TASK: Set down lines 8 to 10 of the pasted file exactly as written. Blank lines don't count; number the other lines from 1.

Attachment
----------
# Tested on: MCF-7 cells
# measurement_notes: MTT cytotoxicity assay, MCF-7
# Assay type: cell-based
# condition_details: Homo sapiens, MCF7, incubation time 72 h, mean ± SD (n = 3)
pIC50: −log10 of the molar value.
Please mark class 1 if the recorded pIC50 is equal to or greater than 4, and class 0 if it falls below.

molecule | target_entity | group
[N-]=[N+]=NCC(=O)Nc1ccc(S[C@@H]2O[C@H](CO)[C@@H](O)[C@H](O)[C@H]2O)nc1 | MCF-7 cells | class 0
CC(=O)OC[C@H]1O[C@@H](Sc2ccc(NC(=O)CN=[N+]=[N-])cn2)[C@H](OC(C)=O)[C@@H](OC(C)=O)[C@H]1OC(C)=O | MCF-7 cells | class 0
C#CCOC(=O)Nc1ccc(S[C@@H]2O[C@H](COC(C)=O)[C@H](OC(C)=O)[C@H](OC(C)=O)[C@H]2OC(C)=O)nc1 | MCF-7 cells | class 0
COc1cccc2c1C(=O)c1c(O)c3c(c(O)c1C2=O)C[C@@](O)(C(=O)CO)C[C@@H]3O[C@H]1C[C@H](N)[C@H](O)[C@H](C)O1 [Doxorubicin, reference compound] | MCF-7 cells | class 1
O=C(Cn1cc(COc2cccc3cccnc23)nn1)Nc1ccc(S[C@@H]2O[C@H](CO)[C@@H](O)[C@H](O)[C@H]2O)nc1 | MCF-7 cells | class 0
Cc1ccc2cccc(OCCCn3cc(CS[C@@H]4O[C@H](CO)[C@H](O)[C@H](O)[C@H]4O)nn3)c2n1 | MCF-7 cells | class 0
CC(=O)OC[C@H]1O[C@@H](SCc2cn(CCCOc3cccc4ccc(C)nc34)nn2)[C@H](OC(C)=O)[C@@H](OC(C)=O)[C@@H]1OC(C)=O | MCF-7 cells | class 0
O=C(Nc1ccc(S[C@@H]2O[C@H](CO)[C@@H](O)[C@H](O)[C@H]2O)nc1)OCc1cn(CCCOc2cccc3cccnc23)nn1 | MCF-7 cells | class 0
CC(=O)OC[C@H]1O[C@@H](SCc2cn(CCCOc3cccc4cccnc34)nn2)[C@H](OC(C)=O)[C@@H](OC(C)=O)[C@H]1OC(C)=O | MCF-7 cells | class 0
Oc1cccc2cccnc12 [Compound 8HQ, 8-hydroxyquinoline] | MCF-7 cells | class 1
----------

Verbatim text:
[N-]=[N+]=NCC(=O)Nc1ccc(S[C@@H]2O[C@H](CO)[C@@H](O)[C@H](O)[C@H]2O)nc1 | MCF-7 cells | class 0
CC(=O)OC[C@H]1O[C@@H](Sc2ccc(NC(=O)CN=[N+]=[N-])cn2)[C@H](OC(C)=O)[C@@H](OC(C)=O)[C@H]1OC(C)=O | MCF-7 cells | class 0
C#CCOC(=O)Nc1ccc(S[C@@H]2O[C@H](COC(C)=O)[C@H](OC(C)=O)[C@H](OC(C)=O)[C@H]2OC(C)=O)nc1 | MCF-7 cells | class 0